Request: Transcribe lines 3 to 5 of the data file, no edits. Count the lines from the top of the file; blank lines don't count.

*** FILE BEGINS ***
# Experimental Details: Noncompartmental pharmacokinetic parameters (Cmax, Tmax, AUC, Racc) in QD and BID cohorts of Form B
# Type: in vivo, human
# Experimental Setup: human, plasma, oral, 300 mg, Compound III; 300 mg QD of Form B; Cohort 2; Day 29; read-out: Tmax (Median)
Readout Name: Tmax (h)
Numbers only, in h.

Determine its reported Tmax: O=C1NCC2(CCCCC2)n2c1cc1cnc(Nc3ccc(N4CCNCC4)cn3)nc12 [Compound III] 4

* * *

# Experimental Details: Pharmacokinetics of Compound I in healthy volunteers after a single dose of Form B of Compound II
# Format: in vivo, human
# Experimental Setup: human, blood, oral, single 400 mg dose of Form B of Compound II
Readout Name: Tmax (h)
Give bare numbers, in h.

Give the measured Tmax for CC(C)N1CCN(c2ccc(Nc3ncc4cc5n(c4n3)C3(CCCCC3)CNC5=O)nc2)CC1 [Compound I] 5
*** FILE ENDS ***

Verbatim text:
# Experimental Setup: human, plasma, oral, 300 mg, Compound III; 300 mg QD of Form B; Cohort 2; Day 29; read-out: Tmax (Median)
Readout Name: Tmax (h)
Numbers only, in h.